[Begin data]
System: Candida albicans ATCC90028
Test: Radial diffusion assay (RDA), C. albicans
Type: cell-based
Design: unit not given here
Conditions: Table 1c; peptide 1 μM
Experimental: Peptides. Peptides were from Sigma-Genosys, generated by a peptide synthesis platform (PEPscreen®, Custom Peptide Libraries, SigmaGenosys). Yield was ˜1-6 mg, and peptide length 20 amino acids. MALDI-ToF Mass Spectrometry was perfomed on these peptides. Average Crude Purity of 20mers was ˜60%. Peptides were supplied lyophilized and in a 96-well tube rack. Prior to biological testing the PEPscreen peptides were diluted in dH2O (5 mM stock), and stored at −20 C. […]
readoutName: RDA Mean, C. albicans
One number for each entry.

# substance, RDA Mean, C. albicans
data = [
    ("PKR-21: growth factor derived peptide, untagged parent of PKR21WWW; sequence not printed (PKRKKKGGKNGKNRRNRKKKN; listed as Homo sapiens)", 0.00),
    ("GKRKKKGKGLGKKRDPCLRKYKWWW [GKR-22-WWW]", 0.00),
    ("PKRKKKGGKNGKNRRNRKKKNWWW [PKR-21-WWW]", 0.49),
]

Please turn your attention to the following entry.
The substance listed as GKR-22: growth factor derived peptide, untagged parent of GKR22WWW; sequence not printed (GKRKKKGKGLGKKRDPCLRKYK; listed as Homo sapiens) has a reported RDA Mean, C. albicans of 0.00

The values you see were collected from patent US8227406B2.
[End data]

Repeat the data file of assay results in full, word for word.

System: Candida albicans ATCC90028
Test: Radial diffusion assay (RDA), C. albicans
Type: cell-based
Design: unit not given here
Conditions: Table 1c; peptide 1 μM
Experimental: Peptides. Peptides were from Sigma-Genosys, generated by a peptide synthesis platform (PEPscreen®, Custom Peptide Libraries, SigmaGenosys). Yield was ˜1-6 mg, and peptide length 20 amino acids. MALDI-ToF Mass Spectrometry was perfomed on these peptides. Average Crude Purity of 20mers was ˜60%. Peptides were supplied lyophilized and in a 96-well tube rack. Prior to biological testing the PEPscreen peptides were diluted in dH2O (5 mM stock), and stored at −20 C. […]
readoutName: RDA Mean, C. albicans
One number for each entry.

# substance, RDA Mean, C. albicans
data = [
    ("PKR-21: growth factor derived peptide, untagged parent of PKR21WWW; sequence not printed (PKRKKKGGKNGKNRRNRKKKN; listed as Homo sapiens)", 0.00),
    ("GKRKKKGKGLGKKRDPCLRKYKWWW [GKR-22-WWW]", 0.00),
    ("PKRKKKGGKNGKNRRNRKKKNWWW [PKR-21-WWW]", 0.49),
]

Please turn your attention to the following entry.
The substance listed as GKR-22: growth factor derived peptide, untagged parent of GKR22WWW; sequence not printed (GKRKKKGKGLGKKRDPCLRKYK; listed as Homo sapiens) has a reported RDA Mean, C. albicans of 0.00

The values you see were collected from patent US8227406B2.